W15_Handler_YT_Spokes_delena.3Samone Thomas (Samoney- Rapper name) is a poet, hopeless romantic, fashionista, lover, stand up comedian and cupcake master. Samone loves to watch romantic comedies in her free time and putting herself in any leading ladies place. This boss-ass beauty will bring you to your knees in the best ways. With the awkward tension she has coming in, she will leave you with a smile. So fall in love cause she is single and ready to mingle.  So put her on your speed dial. But know the baes will be coming . Give it up for the Seattle star, Samoney.



W15_Handler_YT_Spokes_delena.6Eric Thongdee is an Asian American poet from Seattle. He is also a member of the Youth Speaks Seattle family. Eric enjoys meditation, poetry slams and open mics. You can catch him hosting or performing at the next open mic for Youth Speaks!




W15_Handler_YT_Spokes_delena.10Jillian Vu is a final draft in the process. She writes about the lost reasons and found causes. Physically based in Seattle but her mind is based in a more just world. Jillian is proud to claim herself as a Spokes leader. Bringing those causes to wherever she goes, Jillian is bringing her final draftness into the world.





W15_Handler_YT_Spokes_delena.2jpgAna Walker is a queer multiracial woman of color. She is a highschool student at the northwest school. She writes poetry and short stories. She also enjoys black and white photography and learning and exploring different genres of art. She is passionate about social justice and hopes to make change through art and discussion.

Teaching Artists of the Month: Vicky and Pak!

Arts CorpsVicky Edmonds and Daniel Pak have been selected as our April Teaching Artists of the month! The Program Team at Arts Corps felt that Vicky and Pak best demonstrated the following criteria:PakFesta
  • Are skilled and dedicated,
  • Foster youth leadership,
  • Produce a successful learning environment, and
  • Communicate directly with Arts Corps Program staff if issues arise and seek support, when needed

Faculty Development Manager Eduardo Mendonca sat down with Vicky and Pak to hear more about their teaching artist journeys and what they said left us all feeling inspired. Watch the video below to learn more about their experiences!


Meet Arts Corps’ Newest Staff Members!

Arts Corps just got bigger! We recently hired two amazing and talented people to join our team. We’re excited to introduce:

Angela_TulipsAngela Brown, Creative Schools Evaluation & Documentation Coordinator

Angela Brown has been working in development, multimedia and data management systems for 15 years. She has facilitated communications on behalf of federal agencies and served as essential personnel during the terrorist attacks of 9/11. She is an AmeriCorps VISTA alum and has worked with nonprofits and small businesses in Washington, D.C. and Chicago. She earned her graduate degree in Media and Cinema Studies from DePaul University and, after a brief time in television research, was inspired to join Arts Corps to support youth in cultivating their voices through the creative arts. She is passionate about media literacy, photography, and filmmaking and is the caretaker of an adorable cocker spaniel.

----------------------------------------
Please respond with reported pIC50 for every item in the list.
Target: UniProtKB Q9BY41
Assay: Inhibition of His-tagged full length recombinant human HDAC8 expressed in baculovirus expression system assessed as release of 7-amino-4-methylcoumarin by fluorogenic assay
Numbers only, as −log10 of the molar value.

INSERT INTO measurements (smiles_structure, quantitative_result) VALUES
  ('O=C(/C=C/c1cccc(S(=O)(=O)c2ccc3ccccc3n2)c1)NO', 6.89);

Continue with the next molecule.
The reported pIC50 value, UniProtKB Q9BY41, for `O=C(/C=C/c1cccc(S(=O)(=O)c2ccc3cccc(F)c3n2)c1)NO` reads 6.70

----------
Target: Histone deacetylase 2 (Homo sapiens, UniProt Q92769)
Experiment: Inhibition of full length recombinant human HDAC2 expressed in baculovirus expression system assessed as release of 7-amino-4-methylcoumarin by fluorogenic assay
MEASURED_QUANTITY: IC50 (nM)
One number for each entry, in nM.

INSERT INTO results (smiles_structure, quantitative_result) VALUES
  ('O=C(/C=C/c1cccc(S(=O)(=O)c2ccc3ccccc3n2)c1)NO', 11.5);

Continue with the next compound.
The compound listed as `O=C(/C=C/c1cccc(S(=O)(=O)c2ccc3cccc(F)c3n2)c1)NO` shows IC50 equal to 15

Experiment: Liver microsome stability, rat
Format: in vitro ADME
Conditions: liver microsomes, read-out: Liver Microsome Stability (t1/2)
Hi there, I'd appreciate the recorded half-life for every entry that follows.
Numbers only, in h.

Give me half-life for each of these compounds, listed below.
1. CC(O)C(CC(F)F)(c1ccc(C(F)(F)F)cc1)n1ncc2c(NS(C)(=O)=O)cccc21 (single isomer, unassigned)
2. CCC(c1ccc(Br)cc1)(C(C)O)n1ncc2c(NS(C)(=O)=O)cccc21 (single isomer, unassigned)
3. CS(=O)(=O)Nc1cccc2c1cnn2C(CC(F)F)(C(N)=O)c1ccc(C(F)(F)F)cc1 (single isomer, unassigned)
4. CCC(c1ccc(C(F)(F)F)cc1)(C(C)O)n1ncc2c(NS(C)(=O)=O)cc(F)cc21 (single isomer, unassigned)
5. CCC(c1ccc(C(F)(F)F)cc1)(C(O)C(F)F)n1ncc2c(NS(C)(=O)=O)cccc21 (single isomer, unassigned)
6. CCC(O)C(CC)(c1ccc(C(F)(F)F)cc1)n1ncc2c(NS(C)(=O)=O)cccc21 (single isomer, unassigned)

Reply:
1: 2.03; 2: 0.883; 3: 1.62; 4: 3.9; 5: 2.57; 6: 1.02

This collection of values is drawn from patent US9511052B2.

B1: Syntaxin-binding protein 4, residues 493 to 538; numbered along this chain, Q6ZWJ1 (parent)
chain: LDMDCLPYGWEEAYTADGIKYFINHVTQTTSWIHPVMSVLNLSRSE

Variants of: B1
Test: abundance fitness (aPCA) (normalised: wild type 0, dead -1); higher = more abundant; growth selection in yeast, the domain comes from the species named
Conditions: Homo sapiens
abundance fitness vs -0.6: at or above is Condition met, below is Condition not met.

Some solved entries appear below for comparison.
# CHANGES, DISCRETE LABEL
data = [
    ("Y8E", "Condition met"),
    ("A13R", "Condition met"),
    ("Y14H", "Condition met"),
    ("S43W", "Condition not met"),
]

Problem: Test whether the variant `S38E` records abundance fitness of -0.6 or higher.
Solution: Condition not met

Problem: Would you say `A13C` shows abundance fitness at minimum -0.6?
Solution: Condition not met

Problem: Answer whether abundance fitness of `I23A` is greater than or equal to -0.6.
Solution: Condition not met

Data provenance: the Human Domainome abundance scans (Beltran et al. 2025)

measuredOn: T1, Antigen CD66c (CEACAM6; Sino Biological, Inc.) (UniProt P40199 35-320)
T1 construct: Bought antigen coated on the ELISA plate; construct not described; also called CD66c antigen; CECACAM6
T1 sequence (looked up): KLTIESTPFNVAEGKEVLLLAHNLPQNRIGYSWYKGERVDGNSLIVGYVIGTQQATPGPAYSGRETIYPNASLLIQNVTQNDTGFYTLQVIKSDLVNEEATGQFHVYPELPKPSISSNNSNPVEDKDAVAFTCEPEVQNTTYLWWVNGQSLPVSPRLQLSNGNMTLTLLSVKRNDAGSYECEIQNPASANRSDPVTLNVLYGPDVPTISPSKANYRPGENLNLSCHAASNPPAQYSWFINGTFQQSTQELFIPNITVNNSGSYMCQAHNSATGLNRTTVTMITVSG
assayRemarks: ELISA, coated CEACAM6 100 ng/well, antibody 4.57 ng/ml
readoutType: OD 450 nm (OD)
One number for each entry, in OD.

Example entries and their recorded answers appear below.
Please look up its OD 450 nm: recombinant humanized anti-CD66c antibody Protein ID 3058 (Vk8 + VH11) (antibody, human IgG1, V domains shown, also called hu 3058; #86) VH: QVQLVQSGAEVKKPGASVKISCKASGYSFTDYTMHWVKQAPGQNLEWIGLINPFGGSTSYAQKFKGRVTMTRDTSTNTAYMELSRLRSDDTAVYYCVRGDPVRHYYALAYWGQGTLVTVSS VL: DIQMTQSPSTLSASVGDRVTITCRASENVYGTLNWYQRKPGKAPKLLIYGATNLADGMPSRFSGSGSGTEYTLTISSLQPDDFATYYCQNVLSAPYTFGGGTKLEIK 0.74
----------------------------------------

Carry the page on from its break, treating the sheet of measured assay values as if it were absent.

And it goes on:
“I’m so excited to join the Arts Corps team and work on the Creative Schools Initiative. As a youth I found it challenging to develop the discipline to focus my creative efforts. I dreamed of becoming an artist but could never quite find the agency, medium or voice to express my feelings, thoughts and imagination. I appreciate that having teaching artists in the classroom supports youth in developing creative habits of mind. I am enthusiastic about joining an organization that works hard to showcase just how integrated art is and can be in your life. I look forward to documenting and evaluating this important work and hopeful that the role revitalizes my own creative habits.”



ChristaChrista Mazzone Palmberg, Grant Writer


Growing up, Christa studied voice and theatre with hopes of someday becoming a professional performer.  Volunteer experiences during her college years in Chicago, however, led her away from music and toward a career in community organizing. Christa worked for several years as the National Field Organizer for Sojourners, a progressive Christian social justice organization. Following her time in DC, Christa completed a Masters of Divinity from Duke Divinity School in Durham, NC. After moving to the beautiful Pacific Northwest, Christa worked as an organizer with Sound Alliance, a coalition of religious, labor and community organizations working for the common good. Christa is delighted to come full circle at Arts Corps, a place that integrates art and social justice with impressive amounts of creativity and joy.


Join us in welcoming Angela and Christa to the Arts Corps family!

City building at Mount View Elementary

I moved to Seattle eight years ago intending to dive fully into the city’s culture. I’ve wandered the halls of 619 Western Ave during art walks and cheered on slam poets late into the night. I’ve learned to effortlessly distribute waste/recycles/compost into each appropriate bin. I make my own kombucha and am pretentious about coffee with the best of them. Weather does not deter my outdoor activities and of course I don’t use an umbrella.

I came to Seattle for much more than sipping lattes though.